Les Kelly is no stranger to Gadget Freak. A couple year's back, we featured his remote-controlled doggie crate opener. Now Kelly is back with a more complicated version -- a remote that opens a doggie flap, whether it's on a crate or in a door.
This gadget works through walls and other obstacles, and you can also attach a timer to let your pet out at a regular time of day. With the automated opener, you can put a dish of food outside the crate, set the timer to let the pet out earlier than you want to rise, and then spend a couple of extra hours in bed.
Les Kelly's remote can control your pet flap opener from the couch or bed when your pets need to go in or out.
I am sure you are kidding as many public restrooms already use such a system. As for the pet door, we have trained our Border Collie to ring a bell tethered to the doorknob when she needs/wants to go out. I am sure many dogs could be trained to activate the pet door in a like manner. I guess a timer could be utilized to lock it after a reasonable amount of time and a separate opener on the outside.
This just made me think of something that one of you maybe can answer. Do they make sensors for rooms so when you walk in the lights turn on and off when you leave? Light switches just seem so outdated...lol
I don't think that any "innocent child" would be attempting to enter a window that far above the ground, or, for that matter, why anyone innocent would be attempting to climb in a window. Anybody living in that house would already know about the connection and avoid the problem. OF course, an alternative to a direct line connection would be an electric fence charger, one of those used to keep cows in place. OF course, you make the assertion that any ac line shock is always fatal, which is incorrect. They may be potentially fatal, but the vast majority of 120 volt AC line shocks are not fatal. We only hear about the very few ones that are, we get no reports about shocks that are merely painful.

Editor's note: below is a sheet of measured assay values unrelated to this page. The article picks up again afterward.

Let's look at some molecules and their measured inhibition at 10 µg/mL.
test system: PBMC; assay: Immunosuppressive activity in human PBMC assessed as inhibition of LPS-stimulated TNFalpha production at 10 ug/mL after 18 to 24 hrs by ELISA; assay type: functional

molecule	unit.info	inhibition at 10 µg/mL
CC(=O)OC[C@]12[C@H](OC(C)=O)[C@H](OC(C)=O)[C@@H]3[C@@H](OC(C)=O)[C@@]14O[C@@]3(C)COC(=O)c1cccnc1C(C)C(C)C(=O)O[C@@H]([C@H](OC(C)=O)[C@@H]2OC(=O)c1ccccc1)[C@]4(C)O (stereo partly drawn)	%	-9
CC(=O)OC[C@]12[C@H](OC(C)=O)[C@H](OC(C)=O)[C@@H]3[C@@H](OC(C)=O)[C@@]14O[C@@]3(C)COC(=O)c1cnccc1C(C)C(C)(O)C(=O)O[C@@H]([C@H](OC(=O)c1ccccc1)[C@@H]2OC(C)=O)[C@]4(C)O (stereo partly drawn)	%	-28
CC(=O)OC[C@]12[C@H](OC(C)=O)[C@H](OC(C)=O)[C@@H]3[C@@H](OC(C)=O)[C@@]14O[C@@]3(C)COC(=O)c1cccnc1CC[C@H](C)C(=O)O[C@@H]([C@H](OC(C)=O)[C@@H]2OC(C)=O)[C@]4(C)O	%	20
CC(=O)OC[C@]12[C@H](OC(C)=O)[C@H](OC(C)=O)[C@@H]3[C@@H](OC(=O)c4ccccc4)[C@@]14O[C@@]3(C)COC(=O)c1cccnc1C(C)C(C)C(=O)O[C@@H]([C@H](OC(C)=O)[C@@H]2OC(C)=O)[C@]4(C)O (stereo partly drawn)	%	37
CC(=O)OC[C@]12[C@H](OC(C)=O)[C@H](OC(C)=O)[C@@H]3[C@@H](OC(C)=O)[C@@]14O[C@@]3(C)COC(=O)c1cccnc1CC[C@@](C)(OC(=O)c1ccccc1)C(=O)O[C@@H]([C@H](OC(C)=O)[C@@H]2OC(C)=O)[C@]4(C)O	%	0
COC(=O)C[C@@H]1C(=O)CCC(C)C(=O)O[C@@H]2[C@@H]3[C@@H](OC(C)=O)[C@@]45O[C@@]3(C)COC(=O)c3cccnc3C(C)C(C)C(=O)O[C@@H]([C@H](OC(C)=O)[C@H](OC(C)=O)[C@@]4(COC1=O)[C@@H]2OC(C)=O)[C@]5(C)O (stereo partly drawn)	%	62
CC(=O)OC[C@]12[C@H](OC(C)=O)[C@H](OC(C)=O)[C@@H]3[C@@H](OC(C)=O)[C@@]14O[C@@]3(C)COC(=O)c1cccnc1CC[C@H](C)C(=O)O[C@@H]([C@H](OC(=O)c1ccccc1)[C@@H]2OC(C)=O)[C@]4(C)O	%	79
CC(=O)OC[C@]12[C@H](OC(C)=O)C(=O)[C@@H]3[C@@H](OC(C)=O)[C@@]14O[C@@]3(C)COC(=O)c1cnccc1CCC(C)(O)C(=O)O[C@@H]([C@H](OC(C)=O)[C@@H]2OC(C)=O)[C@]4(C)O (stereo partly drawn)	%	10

The original description was of a cat door placed quite a distance above the ground at a height that a child could not possibly reach. Most innocent children don't jump up that high. In fact, most innocent children are not six geet tall, as I recall.
As for live wires, I had to take some extreme steps a while back when the bulbs from my post light were being stolen repeatedly. I doubt very much that it was an innocent child taking out the glass and stealing the bulbs.
The successful doors that I have seen did not use a solenoid to open the door. Not only is the force to displacement curve the opposite of what is required, but also any solenoid able to do the job will draw way too much current. The commercial units that I saw used a small motor to raise the door, which does a far better job and consumes less power.
My families dog (Charlie) invented this decades ago. He trained the humans in the house to come and open the door at his command. He stood by the door and barked once. If we didn't respond in a timely manner he barked twice (you get the idea. When he wanted back in he did exactly the same thing.
May be people should just get smarter pets.
If WE were as smart as he was we would have taken out a patent.
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For industrial control applications, or even a simple assembly line, that machine can go almost 24/7 without a break. But what happens when the task is a little more complex? That’s where the “smart” machine would come in. The smart machine is one that has some simple (or complex in some cases) processing capability to be able to adapt to changing conditions. Such machines are suited for a host of applications, including automotive, aerospace, defense, medical, computers and electronics, telecommunications, consumer goods, and so on. This discussion will examine what’s possible with smart machines, and what tradeoffs need to be made to implement such a solution.